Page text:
Walter Moss: Conservative newspapers still have influence in American small towns. Combined with the popularity of Fox News in such towns, they present a significant cultural barrier to overcoming lingering bias toward our first black president
Jerry Lembcke: Just as perennial announcements that “Freud is dead” or “God is dead” signal that they’re anything but, the recurring claims that America is over and done with the war in Vietnam are just as certainly premature.
Matt Kavanaugh: The blogsophere and Washington rumor-mill are working overtime right now on the question of who might be the next president of the World Bank.
Robert Illes: Time to do something utterly insane ourselves. And I hope Obama does just that on September 8th when Boehner finally allows him to speak before Congress.
Michael Sigman: The three so-called top-tier Republican presidential candidates — Mitt Romney, Rick Perry and Michele Bachmann — are, even as we speak, busy disavowing their inconvenient earlier statements by employing what an old boss of mine called the “Let’s do a 180” strategy.
Rick Reyes: The report Saturday that the crash of a Chinook helicopter killed 30 U.S. troops in Afghanistan is just one more sad reason we need to end operations sooner rather than later in that theatre of war. I’ve been there and we need to get our brothers and sisters home now.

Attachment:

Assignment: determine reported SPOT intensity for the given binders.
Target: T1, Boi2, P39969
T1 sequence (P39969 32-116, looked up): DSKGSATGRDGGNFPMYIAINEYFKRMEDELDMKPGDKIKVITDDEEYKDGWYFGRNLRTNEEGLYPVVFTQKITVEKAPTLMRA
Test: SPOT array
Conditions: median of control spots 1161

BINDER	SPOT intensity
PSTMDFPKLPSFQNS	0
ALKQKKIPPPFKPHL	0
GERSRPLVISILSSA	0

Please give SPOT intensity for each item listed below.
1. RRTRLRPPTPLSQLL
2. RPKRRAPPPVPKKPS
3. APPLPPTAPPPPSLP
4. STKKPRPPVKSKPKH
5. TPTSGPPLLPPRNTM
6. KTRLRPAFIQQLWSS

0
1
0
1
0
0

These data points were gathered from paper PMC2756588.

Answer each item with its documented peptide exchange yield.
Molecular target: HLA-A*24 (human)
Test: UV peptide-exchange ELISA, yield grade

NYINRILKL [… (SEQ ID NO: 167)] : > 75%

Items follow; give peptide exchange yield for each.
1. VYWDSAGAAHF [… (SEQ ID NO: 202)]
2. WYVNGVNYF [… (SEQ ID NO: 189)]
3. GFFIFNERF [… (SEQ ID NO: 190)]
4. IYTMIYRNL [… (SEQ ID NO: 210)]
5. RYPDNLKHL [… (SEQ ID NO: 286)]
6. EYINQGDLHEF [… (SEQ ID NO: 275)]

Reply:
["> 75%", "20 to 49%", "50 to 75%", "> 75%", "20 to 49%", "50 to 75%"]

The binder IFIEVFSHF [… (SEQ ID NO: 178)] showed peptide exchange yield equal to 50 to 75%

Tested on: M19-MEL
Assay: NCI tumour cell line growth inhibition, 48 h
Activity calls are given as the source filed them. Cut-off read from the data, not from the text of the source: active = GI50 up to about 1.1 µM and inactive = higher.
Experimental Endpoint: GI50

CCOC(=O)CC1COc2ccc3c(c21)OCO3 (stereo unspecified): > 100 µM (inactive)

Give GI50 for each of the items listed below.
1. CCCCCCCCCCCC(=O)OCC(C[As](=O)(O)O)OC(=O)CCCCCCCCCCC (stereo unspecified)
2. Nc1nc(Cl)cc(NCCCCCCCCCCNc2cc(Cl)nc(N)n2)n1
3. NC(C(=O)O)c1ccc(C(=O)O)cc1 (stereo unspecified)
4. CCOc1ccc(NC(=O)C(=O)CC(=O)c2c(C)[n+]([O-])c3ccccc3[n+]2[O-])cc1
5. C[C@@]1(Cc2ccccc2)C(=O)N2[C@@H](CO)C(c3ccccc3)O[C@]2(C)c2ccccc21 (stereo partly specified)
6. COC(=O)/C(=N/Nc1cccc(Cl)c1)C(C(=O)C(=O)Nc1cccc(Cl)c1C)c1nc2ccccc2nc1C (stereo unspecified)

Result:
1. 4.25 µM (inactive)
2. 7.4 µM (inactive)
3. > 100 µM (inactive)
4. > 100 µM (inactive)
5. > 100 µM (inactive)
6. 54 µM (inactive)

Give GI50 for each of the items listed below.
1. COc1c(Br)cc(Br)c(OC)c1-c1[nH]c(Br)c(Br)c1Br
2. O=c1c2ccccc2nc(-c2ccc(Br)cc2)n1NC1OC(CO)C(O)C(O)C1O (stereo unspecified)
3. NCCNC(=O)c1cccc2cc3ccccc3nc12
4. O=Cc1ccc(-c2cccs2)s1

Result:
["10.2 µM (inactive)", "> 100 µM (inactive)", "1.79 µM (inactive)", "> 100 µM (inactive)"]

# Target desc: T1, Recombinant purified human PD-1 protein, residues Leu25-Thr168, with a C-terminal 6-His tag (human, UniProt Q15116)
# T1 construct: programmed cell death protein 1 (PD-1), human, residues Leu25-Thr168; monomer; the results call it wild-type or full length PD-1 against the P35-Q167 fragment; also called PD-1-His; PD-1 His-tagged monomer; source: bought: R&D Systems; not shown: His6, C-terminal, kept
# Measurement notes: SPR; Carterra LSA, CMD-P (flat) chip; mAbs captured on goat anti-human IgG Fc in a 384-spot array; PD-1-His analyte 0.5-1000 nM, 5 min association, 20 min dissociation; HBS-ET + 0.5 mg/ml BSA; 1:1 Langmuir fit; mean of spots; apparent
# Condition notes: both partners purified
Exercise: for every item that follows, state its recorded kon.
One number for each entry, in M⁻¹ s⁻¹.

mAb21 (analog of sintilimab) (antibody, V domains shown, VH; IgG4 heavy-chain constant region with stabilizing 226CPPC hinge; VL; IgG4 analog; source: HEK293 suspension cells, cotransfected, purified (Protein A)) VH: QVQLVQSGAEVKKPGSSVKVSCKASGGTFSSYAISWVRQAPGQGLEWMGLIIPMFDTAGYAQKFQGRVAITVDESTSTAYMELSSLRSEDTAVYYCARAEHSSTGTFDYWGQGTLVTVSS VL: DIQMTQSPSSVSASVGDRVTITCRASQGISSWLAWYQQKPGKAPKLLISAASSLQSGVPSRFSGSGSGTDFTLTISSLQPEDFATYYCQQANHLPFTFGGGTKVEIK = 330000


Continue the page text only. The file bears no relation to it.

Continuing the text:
Rev. Irene Monroe: But what does it signal to us LGBTQ citizens when the first African American president wants to employ states’ rights, which once upon a time in this country federally mandated racial segregation and sanctioned American slavery, to address the issue of same-sex marriage?
Brent Budowsky: Joblessness plagues the land. The president still refuses to champion policies worthy of the great change president I worked so hard to elect.
Rosemarie Ostler: Obama’s critics have found a variety of ways to portray him as exotic and un-American. But this is nothing new. For two centuries politicians have been labeling their opponents as not quite American enough.
Michael Sigman: Former Minnesota Governor Tim Pawlenty this week joined Newt Gingrich, Mike Huckabee, Sarah Palin and Mitt Romney, 2012 GOP presidential hopefuls who’ve published campaign books that might best be called “autohagiographies.”
Randy Shaw: Obama Press Secretary Robert Gibbs’ August 10 condemnation of “the professional left” will prove memorable, because it confirmed suspicions that Obama had come to detest his progressive base and resented its criticism.
No where in this war-torn nation do we find a focus on principles that the United States claims to prize so much. The people I met with didn’t ask for a new election: they asked, “Where is the democracy?”
The challenge for Feingold and other Democrats today is to dump the Afghanistan war without dumping President Barack Obama and the party’s congressional majorities.